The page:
The impact of indicator selection on assessment of global greening

By Bingwen Qiu et al.


Greening represents a significant increase in vegetation activity. Accurate quantification of global greening in peak growth is vital for quantifying changes in terrestrial productivity. Normalized Difference Vegetation Index (NDVI) is the remote sensing indicator most commonly applied for this purpose. However, there is limited knowledge about how the applications of other improved or newly available products can impact global greening assessments. This study reports the first systematic investigation of the impact of vegetation indicator selection on global greening in peak growth. It examines the period from 2003 to 2017 using six indicators with a spatial resolution of 500 m: Near Infrared Reflectance of terrestrial vegetation (NIRv) and the coupled diagnostic biophysical modeled Gross Primary Production (PML-GPP), together with NDVI, Enhanced Vegetation Index with two bands (EVI2), Leaf Area Index (LAI) and Moderate Resolution Imaging Spectroradiometer (MODIS) GPP (MOD-GPP) calculated based on MODIS images. Vegetation trends were estimated using the Mann–Kendall test, the unanimous trends by six vegetation indicators were derived, and the concordance ratio in estimated trends by each pair of indicators was investigated among different biomes and their sensitivity to changes in climate were investigated. We found that the estimated greening and browning varied between 12–23% and 2–13% of the vegetated areas, respectively. There was more net greening estimated from NDVI and MOD-GPP (around 19%) compared to the other indicators (8–11%). The concordance ratio between EVI2 and NIRv was much higher (>94%) than other combinations (61–76%) at the global scale. The concordance ratio between one specific indicator and the other indicators gradually increased with its change magnitude. Unanimous results from these six indicators were exhibited in less than two-fifths (38.71%) of vegetated areas. Apart from the EVI2 and NIRv, the concordance ratio varied among different biomes: high in cropland (67–81%), but low in deciduous needle-leaf forest (51–62%) and very low in evergreen broadleaf forest between PML-GPP and others (37–49%). The diverse sensitivity to changes in climate contributed to the discrepancies: greening was more pronounced during warming conditions for the GPP products when compared with the greenness indices. At the global scale, the concordance ratio was higher during cooling conditions among all the indicators except between PML-GPP. Datasets supporting these findings are available online at https://github.com/FuzhouSIRC/Greening_6indicators.2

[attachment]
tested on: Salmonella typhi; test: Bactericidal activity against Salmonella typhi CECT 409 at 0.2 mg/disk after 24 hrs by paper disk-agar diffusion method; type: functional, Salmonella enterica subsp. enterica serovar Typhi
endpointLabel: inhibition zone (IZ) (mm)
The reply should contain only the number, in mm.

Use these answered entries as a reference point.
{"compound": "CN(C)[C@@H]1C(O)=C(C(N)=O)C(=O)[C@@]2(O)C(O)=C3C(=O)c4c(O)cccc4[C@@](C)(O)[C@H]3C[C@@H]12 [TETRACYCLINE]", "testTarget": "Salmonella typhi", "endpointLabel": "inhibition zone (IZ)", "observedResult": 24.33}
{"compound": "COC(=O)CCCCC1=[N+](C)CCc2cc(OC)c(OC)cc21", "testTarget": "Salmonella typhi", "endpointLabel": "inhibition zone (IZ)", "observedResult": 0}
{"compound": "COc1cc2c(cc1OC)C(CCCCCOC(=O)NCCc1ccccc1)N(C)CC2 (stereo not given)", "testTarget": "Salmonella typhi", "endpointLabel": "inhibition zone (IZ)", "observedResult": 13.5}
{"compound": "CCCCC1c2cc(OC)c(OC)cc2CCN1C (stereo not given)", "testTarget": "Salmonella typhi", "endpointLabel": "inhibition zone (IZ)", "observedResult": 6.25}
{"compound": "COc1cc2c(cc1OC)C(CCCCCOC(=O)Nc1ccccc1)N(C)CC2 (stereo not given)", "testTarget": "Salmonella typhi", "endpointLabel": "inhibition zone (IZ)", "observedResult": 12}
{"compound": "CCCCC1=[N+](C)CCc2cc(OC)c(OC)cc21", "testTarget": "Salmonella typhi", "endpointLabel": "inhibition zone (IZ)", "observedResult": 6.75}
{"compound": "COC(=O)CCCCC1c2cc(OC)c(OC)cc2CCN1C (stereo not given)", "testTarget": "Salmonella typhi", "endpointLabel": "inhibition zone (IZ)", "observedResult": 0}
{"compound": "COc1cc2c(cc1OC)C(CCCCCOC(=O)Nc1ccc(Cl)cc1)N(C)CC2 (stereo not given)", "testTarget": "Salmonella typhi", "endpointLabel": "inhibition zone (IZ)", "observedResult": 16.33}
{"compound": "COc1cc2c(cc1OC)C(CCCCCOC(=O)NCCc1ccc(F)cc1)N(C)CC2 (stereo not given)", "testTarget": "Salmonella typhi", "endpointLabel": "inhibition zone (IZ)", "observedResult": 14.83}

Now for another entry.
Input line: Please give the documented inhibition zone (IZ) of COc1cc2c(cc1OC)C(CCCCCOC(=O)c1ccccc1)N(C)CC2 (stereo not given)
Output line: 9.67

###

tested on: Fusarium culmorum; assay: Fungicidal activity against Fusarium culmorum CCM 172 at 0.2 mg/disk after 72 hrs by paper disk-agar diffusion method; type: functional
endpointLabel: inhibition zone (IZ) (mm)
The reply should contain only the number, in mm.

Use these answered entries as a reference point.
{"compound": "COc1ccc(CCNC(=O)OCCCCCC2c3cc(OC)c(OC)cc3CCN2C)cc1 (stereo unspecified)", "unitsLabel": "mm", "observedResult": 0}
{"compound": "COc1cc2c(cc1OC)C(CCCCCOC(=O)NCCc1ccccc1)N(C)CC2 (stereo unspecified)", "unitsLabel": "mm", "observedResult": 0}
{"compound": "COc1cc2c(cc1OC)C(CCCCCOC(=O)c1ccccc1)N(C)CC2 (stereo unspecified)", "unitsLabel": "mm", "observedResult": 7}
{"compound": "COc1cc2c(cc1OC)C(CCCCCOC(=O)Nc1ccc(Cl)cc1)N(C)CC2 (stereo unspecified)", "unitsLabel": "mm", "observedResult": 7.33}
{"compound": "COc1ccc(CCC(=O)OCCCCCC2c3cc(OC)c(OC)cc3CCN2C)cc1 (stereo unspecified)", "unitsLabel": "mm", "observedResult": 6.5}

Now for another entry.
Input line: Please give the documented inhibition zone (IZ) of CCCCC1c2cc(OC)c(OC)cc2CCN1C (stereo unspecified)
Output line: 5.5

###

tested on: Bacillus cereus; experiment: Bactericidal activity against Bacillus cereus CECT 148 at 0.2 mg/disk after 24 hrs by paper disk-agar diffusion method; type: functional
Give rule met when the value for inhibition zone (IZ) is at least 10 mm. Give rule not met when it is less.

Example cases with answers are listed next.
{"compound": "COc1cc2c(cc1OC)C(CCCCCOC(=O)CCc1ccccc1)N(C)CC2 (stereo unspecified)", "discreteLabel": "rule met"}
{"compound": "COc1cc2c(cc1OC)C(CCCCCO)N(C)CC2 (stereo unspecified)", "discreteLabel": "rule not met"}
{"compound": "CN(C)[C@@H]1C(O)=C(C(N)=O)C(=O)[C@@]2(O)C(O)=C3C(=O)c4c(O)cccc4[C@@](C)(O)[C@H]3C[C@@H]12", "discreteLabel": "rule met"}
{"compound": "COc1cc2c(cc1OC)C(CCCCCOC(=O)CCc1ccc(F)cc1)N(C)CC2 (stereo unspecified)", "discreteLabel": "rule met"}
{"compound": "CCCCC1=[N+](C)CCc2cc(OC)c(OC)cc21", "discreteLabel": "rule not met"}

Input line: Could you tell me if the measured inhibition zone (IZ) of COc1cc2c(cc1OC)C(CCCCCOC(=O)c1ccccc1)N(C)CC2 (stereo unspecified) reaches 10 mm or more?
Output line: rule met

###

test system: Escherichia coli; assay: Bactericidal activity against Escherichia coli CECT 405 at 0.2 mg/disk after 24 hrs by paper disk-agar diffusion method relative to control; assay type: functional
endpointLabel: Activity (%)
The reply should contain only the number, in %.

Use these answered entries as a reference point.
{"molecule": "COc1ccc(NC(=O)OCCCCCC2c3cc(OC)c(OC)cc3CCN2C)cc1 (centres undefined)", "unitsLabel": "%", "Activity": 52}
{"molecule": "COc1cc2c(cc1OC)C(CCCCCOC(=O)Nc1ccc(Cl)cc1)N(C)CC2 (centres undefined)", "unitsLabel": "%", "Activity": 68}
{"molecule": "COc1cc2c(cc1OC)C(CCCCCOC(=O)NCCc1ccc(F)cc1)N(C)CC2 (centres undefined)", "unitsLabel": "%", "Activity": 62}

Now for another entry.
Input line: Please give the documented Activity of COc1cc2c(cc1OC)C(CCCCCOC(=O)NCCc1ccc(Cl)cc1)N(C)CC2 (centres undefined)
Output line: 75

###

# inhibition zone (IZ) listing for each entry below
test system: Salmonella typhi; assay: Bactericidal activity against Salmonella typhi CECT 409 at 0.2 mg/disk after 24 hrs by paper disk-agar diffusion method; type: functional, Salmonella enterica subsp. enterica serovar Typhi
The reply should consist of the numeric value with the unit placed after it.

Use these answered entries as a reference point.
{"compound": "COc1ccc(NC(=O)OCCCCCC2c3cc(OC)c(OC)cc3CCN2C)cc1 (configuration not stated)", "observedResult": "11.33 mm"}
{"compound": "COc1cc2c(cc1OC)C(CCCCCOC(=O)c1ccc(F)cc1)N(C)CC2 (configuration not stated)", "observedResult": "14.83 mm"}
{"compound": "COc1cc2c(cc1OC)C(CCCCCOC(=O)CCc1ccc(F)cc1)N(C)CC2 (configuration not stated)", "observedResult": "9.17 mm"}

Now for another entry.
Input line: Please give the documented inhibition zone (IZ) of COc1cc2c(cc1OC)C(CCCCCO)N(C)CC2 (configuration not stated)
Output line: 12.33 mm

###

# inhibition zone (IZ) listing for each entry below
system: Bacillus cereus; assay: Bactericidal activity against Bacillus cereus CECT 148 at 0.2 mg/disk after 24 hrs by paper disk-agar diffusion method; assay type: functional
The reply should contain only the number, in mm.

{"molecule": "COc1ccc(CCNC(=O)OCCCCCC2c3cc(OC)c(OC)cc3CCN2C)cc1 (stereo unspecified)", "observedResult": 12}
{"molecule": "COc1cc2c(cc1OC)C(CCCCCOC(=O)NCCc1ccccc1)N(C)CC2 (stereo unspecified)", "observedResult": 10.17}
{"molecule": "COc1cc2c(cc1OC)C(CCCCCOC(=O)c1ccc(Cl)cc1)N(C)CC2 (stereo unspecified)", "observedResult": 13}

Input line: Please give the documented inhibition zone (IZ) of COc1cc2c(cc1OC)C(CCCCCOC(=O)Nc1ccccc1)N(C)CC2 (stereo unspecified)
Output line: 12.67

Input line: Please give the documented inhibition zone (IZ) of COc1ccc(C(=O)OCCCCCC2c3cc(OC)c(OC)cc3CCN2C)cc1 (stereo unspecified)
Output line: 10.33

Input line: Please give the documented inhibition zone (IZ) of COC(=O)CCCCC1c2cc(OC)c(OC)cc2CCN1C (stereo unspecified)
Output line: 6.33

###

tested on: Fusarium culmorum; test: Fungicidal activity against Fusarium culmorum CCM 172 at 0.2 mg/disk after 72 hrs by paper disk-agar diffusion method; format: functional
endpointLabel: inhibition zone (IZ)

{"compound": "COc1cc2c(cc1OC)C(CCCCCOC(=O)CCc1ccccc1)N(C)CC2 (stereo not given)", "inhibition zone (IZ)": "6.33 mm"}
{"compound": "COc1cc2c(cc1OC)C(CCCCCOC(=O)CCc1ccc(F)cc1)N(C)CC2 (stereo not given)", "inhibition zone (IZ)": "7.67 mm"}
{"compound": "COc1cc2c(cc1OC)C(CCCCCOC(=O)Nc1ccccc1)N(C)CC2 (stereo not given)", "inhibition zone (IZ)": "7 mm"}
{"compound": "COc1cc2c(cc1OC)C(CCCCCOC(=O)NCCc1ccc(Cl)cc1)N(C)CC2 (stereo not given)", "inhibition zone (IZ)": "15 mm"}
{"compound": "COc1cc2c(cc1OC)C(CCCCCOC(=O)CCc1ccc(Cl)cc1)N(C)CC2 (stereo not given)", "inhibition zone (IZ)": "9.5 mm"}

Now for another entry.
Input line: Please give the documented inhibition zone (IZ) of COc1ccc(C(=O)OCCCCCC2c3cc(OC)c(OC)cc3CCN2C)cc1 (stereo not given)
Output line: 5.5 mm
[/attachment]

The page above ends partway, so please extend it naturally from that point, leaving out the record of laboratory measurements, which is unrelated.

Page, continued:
This article appeared on the GIScience & Remote Sensing website at https://www.tandfonline.com/doi/abs/10.1080/15481603.2021.1879494?journalCode=tgrs20


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